As we grow older or have an unfortunate event, we may need to adapt to our homes. Accessibility into our home and around the rooms can be achieved with some simple DIY tasks, which do not have to cost a fortune.
Here we offer some hints and tips to ensure your home still works for you.
Ideas To Make Your Home More Accessible:
Getting In And Out Of Your House:
Dealing with steps is probably number one on the list of priorities. It is not just for those in wheelchairs or who have walking frames with wheels; it can also be challenging for those who find it difficult to walk.
The first option is to set up a ramp, which can be done without significant building work. The other option is to put up handrails wherever there is an elevation change.
It might not be that you cannot make the step; you feel unsteady as you change your center of gravity. Equally, you might still be able to handle the stairs if you were able to put up a second bannister rail.
Having something to hold onto each side will give you greater stability and allow you to put more weight through your arms.
As well as considering additional hand holds where there are steps, you might also want to consider other places where more railings would assist you.
The prominent place for more railings would be in the bathroom. Having assistance getting in and out of the shower and on and off the toilet are quick wins.
Another essential to accessibility in the home is good lighting. Being able to see where you are going clearly will ease your access to the different rooms.
Consequently, investing in motion sensors for your lights is a good idea. These sensors are easy to install and will also mean you do not have to lower light switches, which can become a major DIY job.
Widening the doorways is another job that is needed and that requires a little more work. It could be as simple as changing the frames on the doors or even changing the direction the doors go in.
One of the overlooked areas of accessibility is security. Making it possible to answer the door quickly or to grant someone access to your home is an essential DIY activity.
First, you can put a key safe outside your door, which secures your key behind a combination lock. Should you need someone to get easy access, you can give them this code, and they can get in without you unlocking it from the inside.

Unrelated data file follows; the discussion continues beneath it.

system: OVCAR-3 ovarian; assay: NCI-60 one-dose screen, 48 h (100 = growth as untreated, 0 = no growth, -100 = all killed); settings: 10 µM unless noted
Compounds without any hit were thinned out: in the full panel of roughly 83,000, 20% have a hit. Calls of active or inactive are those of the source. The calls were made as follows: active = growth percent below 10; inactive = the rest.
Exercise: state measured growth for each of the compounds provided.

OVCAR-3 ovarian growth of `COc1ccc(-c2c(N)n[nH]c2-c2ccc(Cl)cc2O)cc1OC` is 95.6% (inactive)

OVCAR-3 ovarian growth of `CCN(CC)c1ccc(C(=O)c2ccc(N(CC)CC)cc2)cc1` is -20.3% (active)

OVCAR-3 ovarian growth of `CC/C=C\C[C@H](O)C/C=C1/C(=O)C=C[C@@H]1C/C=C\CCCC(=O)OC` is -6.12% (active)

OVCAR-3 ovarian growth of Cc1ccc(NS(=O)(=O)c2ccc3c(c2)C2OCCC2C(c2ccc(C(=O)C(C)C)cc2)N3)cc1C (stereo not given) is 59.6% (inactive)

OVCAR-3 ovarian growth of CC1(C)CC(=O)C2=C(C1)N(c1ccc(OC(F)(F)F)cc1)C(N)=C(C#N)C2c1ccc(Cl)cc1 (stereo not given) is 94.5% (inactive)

Second, you might want to install a smart doorbell or intercom system, which allows you to talk to the person at the door without opening it.
It is also essential to remove excess furniture from your home. You must create clear pathways through the house you know you can manage.
This also means lifting rugs and other impediments, preventing your free passage around the space. While we all love our home comforts, living more minimally can make it far easier to get around the home.
Lower Counters and Shower Seats:
There are bigger DIY jobs to be done in the kitchen and bathrooms, especially if you need to sit during everyday activities.
For instance, you will want to install a shower seat and an adapted bath with a door that allows you to slip in before filling it. You may want to lower some counters in the kitchen, maybe even the sink.
However, there are more straightforward jobs in the kitchen too. Remember to remove one of the dining chairs so there is a space for all guests in your home to roll up to the table.
We all know our home is where we are happiest and feel most secure. Therefore, when we face accessibility challenges, we must understand that we can stay within the four walls that have always made us feel safe.
While some of the changes to your home might need professional help, there is a lot you can do for yourself.